Sandy, This Ain’t Padooka

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Far be it from me to criticize a Marine with an Ivy League education whose ability to get things done has been hailed from coast to coast, but some of Sandy Alderson’s choices for manager are a bit ridiculous.

First of all, Terry Collins has managed before. He’s not been very good.

…occasionally criticized for his abrasive style and hot temper, his 1997 and ’98 Angel teams contended for American League West titles before collapsing in late September.

So, his teams don’t close and he’s got a temper. No Mets ties, but Omar Minaya loved him. Pass.

Don Wakamatsu? Another guy who Jon Heyman and others seem to be fawning over. Won 85 games in 2009, was fired in August of this year when the preseason darling Mariners imploded. Yep, that a hell of a resume.

During his tenure with the Mariners, he was hamstrung by questionable personnel decision by upper management. He reportedly feuded with Ken Griffey Jr., and got into a physical altercation in the dugout with Chone Figgins. It would be interesting to see how he performs on a bigger stage with a little more talent to work with.

He definitely seems like he’ll be able to handle the pressure of the Big Apple.

Bob Melvin has won a lot of games as a big league manager, has lost more. He won’t have sidekick Bryan Price with him (he just helped the young Reds’ pitchers win the NL Central), who many think is one of the best pitching coaches in baseball. He’s been passed over for other jobs, notably in Milwaukee, that hotbed of pennant-winning baseball. But he’s getting an interview and serious buzz.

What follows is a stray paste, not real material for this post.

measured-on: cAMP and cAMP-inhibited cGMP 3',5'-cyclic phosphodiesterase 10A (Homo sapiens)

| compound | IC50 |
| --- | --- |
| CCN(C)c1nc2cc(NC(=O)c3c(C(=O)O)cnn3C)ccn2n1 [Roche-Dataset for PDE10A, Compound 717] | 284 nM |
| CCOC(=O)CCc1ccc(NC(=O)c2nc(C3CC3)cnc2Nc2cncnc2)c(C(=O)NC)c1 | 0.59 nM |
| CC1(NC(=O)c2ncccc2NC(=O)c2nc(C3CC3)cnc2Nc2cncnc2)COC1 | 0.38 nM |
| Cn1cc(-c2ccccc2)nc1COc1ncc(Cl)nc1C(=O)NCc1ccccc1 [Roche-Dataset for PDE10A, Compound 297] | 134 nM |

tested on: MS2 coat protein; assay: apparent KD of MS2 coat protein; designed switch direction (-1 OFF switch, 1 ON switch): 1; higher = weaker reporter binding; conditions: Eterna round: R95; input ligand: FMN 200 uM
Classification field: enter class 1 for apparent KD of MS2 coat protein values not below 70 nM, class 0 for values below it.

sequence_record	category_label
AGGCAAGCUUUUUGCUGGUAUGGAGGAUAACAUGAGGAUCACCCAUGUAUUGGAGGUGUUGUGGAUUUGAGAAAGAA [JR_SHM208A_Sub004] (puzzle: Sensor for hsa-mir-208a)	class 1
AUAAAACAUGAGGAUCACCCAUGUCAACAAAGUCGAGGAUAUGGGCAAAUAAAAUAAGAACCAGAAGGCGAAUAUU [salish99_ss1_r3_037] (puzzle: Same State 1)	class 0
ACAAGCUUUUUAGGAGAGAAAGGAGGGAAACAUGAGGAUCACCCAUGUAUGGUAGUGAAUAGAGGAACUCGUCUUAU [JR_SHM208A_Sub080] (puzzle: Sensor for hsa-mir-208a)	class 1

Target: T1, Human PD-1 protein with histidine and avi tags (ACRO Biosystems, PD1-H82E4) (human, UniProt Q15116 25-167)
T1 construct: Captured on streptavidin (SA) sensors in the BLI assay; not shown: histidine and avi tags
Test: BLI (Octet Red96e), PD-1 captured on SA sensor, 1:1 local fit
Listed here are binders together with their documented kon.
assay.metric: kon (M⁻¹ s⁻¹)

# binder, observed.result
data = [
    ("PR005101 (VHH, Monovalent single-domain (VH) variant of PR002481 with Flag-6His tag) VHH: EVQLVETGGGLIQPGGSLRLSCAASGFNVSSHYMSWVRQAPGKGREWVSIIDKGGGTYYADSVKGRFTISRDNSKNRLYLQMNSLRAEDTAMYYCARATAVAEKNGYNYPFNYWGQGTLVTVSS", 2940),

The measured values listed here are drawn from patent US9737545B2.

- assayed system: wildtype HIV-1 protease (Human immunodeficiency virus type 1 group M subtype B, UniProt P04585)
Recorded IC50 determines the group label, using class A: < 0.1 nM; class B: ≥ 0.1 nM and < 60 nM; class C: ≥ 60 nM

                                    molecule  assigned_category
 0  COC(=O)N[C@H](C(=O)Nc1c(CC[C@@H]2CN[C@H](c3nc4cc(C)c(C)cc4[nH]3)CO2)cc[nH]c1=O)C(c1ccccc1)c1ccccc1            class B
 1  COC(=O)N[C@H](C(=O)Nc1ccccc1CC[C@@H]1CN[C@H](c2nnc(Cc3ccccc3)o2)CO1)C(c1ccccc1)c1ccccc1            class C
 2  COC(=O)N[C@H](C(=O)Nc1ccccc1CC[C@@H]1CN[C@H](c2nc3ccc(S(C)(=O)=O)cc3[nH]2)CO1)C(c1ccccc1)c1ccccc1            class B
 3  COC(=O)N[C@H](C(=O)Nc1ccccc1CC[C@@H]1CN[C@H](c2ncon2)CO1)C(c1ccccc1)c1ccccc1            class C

The 47-year-old Melvin’s firing comes after a disappointing start by the Diamondbacks, who entered Thursday 8 ½ games behind the Los Angeles Dodgers in the NL West. Melvin, who went 337-340 in four-plus seasons, had one year left on a contract he received after being the 2007 NL Manager of the Year.

“This is a difficult decision, but I feel that our organization needs to move forward with a new voice,” general manager Josh Byrnes said in a statement.

Hitting coach Rick Schu also was fired, and pitching coach Bryan Price resigned. Price was on Melvin’s staff when Melvin managed the Mariners to a 156-168 record in 2003 and 2004. Seattle went 93-69 under Melvin in 2003.

Everyone who reads this blog knows who I think should be the manager but there are others who seriously should be considered if Alderson refuses to see the low risk-high reward advatages of hiring a Wally Backman.

Like Davey Johnson before him, Tim Teufel and Ken Oberkfell were players on elite teams who have won World Series rings, and have managed at several levels in the minor leagues for the Mets. They understand and comprehend the players in the system, perhaps better than anyone else at this moment, who has a future and who does not. Each brings a different tool box of skills to the table, but each are qualified in their own way.

If Alderson is not going to hire Backman, then hire one of these two other guys.

Start fresh. Don’t give the Mets fans a All-Star front office with a manager you feel comfortable with whose hame is Jauss, Hale, Wakamatsu or Melvin.